What is a Lien on a Personal Injury Lawsuit?

If you owe creditors– often healthcare providers– money from your personal injury, they may put a lien on your award.  It stays on the settlement until the debt is paid. You cannot access the rest of the funds until it is resolved.

The effect of this on a personal injury settlement is that the award amount is reduced, often significantly. Sometimes, paying off the lien can result in the client receiving little or nothing out of the settlement.

The attorney has a duty to the client to let them know how a lien affects a settlement– before accepting a final offer. Once the calculation is made, the plaintiff’s lawyer can fight so that their client receives additional compensation to mitigate this.

If you were seriously hurt due to another party’s negligence, a New York City personal injury lawyer at Douglas and London could help you receive the maximum compensation for your injuries. We will also investigate whether your settlement has liens. Because they are often complicated, resolving them is not something clients should do by themselves.

Liens

Liens on a personal injury settlement are not that different from liens placed on real estate or other assets. The entity placing the lien has the right to repayment.

When it comes to a personal injury lawsuit, there is never a guarantee of a fair settlement or damages awarded by a jury. That means there is a risk that the entities owed money are not paid. These are known as contingent liens. Just as personal injury attorneys work on a contingency basis and do not receive payment unless their client receives compensation, lienholders also risk not receiving payment if the plaintiff is not compensated.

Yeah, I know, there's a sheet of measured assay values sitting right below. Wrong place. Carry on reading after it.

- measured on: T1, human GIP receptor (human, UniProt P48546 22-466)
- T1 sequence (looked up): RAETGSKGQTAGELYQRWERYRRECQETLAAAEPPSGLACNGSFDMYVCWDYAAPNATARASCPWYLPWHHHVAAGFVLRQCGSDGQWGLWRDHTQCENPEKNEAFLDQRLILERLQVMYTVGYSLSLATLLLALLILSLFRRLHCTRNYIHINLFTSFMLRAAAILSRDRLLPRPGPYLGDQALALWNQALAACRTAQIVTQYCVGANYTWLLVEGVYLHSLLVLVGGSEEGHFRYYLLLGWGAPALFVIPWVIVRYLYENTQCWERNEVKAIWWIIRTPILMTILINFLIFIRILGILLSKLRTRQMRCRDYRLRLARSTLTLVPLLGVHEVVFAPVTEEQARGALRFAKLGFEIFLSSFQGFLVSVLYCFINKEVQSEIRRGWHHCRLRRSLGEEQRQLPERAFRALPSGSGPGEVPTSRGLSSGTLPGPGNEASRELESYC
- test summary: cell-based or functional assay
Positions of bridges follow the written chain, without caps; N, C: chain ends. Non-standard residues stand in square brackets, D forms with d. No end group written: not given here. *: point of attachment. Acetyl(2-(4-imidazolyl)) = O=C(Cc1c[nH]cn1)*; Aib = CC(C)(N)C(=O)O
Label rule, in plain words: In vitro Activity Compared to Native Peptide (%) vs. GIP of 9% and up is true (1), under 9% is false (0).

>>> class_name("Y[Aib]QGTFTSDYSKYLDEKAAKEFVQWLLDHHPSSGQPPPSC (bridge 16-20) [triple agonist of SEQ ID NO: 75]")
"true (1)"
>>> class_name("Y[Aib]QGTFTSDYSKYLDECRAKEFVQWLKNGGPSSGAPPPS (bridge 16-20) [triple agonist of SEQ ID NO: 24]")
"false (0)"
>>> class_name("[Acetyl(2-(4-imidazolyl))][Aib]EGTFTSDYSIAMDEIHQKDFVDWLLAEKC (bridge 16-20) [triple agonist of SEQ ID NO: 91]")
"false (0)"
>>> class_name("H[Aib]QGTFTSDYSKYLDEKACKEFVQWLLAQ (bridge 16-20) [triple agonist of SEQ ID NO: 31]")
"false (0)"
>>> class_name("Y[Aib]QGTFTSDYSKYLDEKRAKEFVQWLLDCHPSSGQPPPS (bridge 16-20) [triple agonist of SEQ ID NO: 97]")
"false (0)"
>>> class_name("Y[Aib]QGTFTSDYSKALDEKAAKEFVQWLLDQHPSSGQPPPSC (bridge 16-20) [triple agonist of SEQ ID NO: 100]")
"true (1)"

Potential Lienholders

Lienholders, the parties to whom you owe part of your settlement, might include:

  • Hospitals, doctors, and clinics
  • Health or car insurance companies
  • Medicare or Medicaid
  • The Veterans Administration

Anyone injured in an accident who does not have health insurance coverage will likely have signed a letter of protection from the healthcare provider before receiving treatment. Most people are not in any condition after an accident to read the document in depth or ask questions. If possible, send a copy of the letter of protection to your attorney for review before signing it.

Even if the injured party did not sign a letter of protection, under New York law, healthcare providers have such lien rights. Accident victims on Medicare or Medicaid must know that these government programs have the legal right to place liens on personal injury settlements if either agency paid for their care.

Rather than have the client report the settlement to Medicare or Medicaid, your attorney’s office can file the report. Failure to report settlements to Medicare, Medicaid, or a private health insurer puts the plaintiff at risk of losing insurance coverage.

Lien Negotiations

There are circumstances under which an attorney may negotiate with lienholders to accept a lesser amount than they are owed. After all, lienholders want to get paid. A dedicated personal injury lawyer keeps the lienholders in the loop as the case goes forward. When they are kept up-to-date on the progress of the case and its assessed value, negotiation is more likely.  

While a lawyer can negotiate with a lienholder, once the judge approves the lien, the client must repay the debt at the stated amount.

Contact a  New York Personal Injury Lawyer

After suffering a personal injury because of another’s negligence, it is crucial to seek legal representation as soon as possible. An experienced personal injury lawyer at Douglas and London will negotiate a fair settlement with the insurance company or the defendant. While most personal injury cases are settled, our seasoned trial lawyers will take your case to court when necessary.

Arrange a free consultation by calling or texting 24/7 or submitting our online contact form. We will review your claim, determine whether you have grounds for a lawsuit, and let you know your options.